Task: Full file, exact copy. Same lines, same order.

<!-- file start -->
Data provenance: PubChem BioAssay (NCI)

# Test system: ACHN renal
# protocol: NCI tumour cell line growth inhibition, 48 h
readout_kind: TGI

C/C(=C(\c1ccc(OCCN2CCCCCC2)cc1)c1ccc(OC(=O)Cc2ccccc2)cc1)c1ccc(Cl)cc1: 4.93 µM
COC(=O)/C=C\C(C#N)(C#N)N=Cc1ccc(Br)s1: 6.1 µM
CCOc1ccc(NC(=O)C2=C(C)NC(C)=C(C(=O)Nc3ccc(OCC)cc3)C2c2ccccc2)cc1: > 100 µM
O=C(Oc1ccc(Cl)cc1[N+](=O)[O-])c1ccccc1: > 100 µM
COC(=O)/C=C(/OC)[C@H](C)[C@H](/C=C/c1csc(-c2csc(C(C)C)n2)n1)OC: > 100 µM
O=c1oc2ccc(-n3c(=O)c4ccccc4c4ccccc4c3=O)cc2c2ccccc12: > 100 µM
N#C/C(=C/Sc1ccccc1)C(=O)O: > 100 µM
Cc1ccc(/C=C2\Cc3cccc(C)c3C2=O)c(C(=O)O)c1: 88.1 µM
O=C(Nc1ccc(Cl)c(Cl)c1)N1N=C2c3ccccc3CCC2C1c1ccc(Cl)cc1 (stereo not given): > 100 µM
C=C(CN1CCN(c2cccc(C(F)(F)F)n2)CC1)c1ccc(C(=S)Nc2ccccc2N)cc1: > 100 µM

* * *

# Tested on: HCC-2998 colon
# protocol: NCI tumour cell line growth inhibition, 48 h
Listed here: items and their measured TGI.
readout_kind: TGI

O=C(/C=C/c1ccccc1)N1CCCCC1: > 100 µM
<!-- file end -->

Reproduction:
Data provenance: PubChem BioAssay (NCI)

# Test system: ACHN renal
# protocol: NCI tumour cell line growth inhibition, 48 h
readout_kind: TGI

C/C(=C(\c1ccc(OCCN2CCCCCC2)cc1)c1ccc(OC(=O)Cc2ccccc2)cc1)c1ccc(Cl)cc1: 4.93 µM
COC(=O)/C=C\C(C#N)(C#N)N=Cc1ccc(Br)s1: 6.1 µM
CCOc1ccc(NC(=O)C2=C(C)NC(C)=C(C(=O)Nc3ccc(OCC)cc3)C2c2ccccc2)cc1: > 100 µM
O=C(Oc1ccc(Cl)cc1[N+](=O)[O-])c1ccccc1: > 100 µM
COC(=O)/C=C(/OC)[C@H](C)[C@H](/C=C/c1csc(-c2csc(C(C)C)n2)n1)OC: > 100 µM
O=c1oc2ccc(-n3c(=O)c4ccccc4c4ccccc4c3=O)cc2c2ccccc12: > 100 µM
N#C/C(=C/Sc1ccccc1)C(=O)O: > 100 µM
Cc1ccc(/C=C2\Cc3cccc(C)c3C2=O)c(C(=O)O)c1: 88.1 µM
O=C(Nc1ccc(Cl)c(Cl)c1)N1N=C2c3ccccc3CCC2C1c1ccc(Cl)cc1 (stereo not given): > 100 µM
C=C(CN1CCN(c2cccc(C(F)(F)F)n2)CC1)c1ccc(C(=S)Nc2ccccc2N)cc1: > 100 µM

* * *

# Tested on: HCC-2998 colon
# protocol: NCI tumour cell line growth inhibition, 48 h
Listed here: items and their measured TGI.
readout_kind: TGI

O=C(/C=C/c1ccccc1)N1CCCCC1: > 100 µM